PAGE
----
Don’t believe me? Ask them to complete the Curriculum Knowledge Scale to show us just what they know… or don’t know.
Curriculum Knowledge Scale
They will refuse to complete this scale because it will expose them for being stone-cold ignorant.
We need to extract you from your isolation in the courts and forensic psychology, and we need to return the diagnosis of pathology to clinical psychology. AB-PA represents the return of clinical psychology (complex trauma, attachment, personality pathology, family systems therapy) to court-involved practice.
There are two extraction packages in development to extract your families from the court system and return your families to diagnosis by clinical psychology (by professionals who know about the attachment system, complex trauma, personality disorder pathology, and family systems therapy).
The first extraction package is from clinical psychology, it is the six-session treatment focused assessment protocol.
Assessment of Attachment-Related Pathology Surrounding Divorce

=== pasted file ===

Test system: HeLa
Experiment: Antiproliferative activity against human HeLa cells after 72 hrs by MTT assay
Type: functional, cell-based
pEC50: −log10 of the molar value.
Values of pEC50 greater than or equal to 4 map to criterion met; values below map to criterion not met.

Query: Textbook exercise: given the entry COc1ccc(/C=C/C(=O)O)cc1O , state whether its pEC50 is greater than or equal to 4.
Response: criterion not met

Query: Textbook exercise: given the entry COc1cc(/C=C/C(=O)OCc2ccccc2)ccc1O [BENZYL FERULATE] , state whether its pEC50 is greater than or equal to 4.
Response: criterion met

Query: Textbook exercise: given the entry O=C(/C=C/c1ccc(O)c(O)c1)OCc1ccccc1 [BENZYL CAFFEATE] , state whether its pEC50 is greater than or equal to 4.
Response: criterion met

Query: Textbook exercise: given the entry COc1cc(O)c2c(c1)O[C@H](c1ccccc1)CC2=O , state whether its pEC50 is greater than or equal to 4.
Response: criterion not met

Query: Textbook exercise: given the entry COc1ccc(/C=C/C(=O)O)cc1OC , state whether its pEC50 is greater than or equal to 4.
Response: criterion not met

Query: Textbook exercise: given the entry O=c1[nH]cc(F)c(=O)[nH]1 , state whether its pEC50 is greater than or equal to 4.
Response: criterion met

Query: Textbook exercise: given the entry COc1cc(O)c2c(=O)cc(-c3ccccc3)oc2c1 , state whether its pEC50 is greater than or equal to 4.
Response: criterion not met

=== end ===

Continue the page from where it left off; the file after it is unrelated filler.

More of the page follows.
This is a clinical psychology assessment protocol for the referral question:
Referral Question: Which parent is the source of pathogenic parenting creating the child’s attachment-related pathology, and what are the treatment implications?
This extraction packet will require the consent of both parents for the clinical psychology assessment… or by court order. The current goal is to obtain this court order by stipulation of both parties in pre-trial agreement, the long-term goal is to structure a progressive intervention process of increasingly focused interventions.
This stipulated agreement by both parties for a treatment focused clinical psychology assessment was acheived in one case I was involved in, and I will be sharing the structure for the court order that both parties agreed to once that case concludes (I do not want to interfere with any actively open case by posting specifics until it’s closed).
But this was a major advancement. Both parties reached a stipulated agreement for a treatment-focused clinical psychology assessment of the family, structured around the Diagnostic Checklist for Pathogenic Parenting and the Parenting Practices Rating Scale.
The goal is NOT to prove “bad parenting,” the goal is to identify the treatment needs of the family – solution focused – the goal is to restore the family’s successful transition to a healthy separated family structure, in which the child’s loving attachment bonds to both parents are rich, full, and complete.